Is the UK payday loan industry set for an end?

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Published: 20th November 2016
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Payday loans are small loans, typically of between 100 and 1000 which can be borrowed until you next get paid. They are always under scrutiny in the press because of their high interest rates which are often into the thousands of percent. With proper planning the loans are said to useful and can actually provide a cheaper alternative to falling into an unauthorised overdraft at the bank, however there are claims that lenders aren't making thorough enough affordability checks during the application processes and as a result many borrowers are falling into debt as a result of taking out a payday loan.

In this article we're going to look at the future of payday loans with new regulatory changes set to take place in 2014 as the FCA take over on April the 1st. Could we see an end for payday loans?

Firstly, we'd like to discuss the interest rates of these loans since this seems to be the centre of attention, and rightly so since as mentioned above they often fall into the thousands of percent. Fortunately, the APR figure (which is the figure picked up by the media) doesn't actually give a true reflection of the interest a borrower will have to repay on the loan. APR stands for Annual Percentage Rate and demonstrates the cost of the loan over the course of a year - since these loans are only designed to be taken out for a maximum duration of a month that figure isn't really much help. To arrive at the APR figure the actual interest of the loan, which is around 25% over a 31 day period has to be multiplied several times, and this is what generates that humongous figure that's always picked up on by the media.

Rightly so that figure shouldn't be ignored, because whilst it might not reflect the true interest you'd have to repay it does still show just how expensive payday loans are as a line of credit and should be a reminder.

So what's the point in displaying the APR figure?

Well the APR figure is basically a figure that demonstrates the true cost of a loan. It not only includes the interest rate but it also includes any fees involved too and is the figure used to compare finance deals (more can be read about APR here). By law any company offering finance must display the APR of their product, whether they are lending the money for a day, week, month or year.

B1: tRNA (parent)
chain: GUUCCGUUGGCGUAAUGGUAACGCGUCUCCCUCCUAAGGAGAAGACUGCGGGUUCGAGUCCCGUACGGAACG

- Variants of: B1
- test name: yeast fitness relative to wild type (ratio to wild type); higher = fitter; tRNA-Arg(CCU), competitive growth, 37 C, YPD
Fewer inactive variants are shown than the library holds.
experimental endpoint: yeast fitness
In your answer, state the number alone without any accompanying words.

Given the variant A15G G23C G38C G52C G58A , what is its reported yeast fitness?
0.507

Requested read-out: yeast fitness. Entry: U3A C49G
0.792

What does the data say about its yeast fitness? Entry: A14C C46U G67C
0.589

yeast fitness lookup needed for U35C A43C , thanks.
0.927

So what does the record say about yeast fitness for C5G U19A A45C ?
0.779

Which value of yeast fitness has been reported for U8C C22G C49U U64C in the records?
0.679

So now that we've cleared APR up it might give you a different perspective on the loans. Undoubtedly they are an expensive means of credit, however they are designed as a one off loan to help with an unexpected bill and as mentioned above if used correctly could actually prove cheaper than getting hit with a late payment or unauthorised overdraft fee.

Now aside from the interest rates the main problem associated with payday loans is that some lenders had said to be lacking in making proper affordability checks before approving a loan, and as a result many borrowers were taking loans for amounts more than they could pay back and falling into debt.

The thing is, a loan lender of any sort makes their money by the borrower repaying the loan along with the interest - so why would any lender want to borrow money to someone who couldn't repay it? The answer is simple - they wouldn't.

Basically the issue is actually lack of data to the lender. When a borrower applies for a loan the lender carries out a credit check to get a view of the borrowers finances, the only issue is that at present these credit reports are not up to date and are in fact only updated once a month. This means that if the borrower was to apply with one lender, and then decide to apply to another, then the second lender would be totally unaware of their recent application or borrowing details and could approve the loan assuming that they are able to repay in when unfortunately they are in fact unaware of their recent commitment.

Thankfully though in 2014 that is set to change as a company named CallCredit is set to bring real time data to the industry which could drastically improve responsible lending across the board since the lenders would have a much better picture of the borrowers financial commitments.

With tighter checks in place it will mean less borrowers falling into difficulty with their loans and hopefully the payday loan industry will begin to get a better name for itself. Especially with stricter regulations coming into place to weed out any of the lenders who may still be operating irresponsibly.

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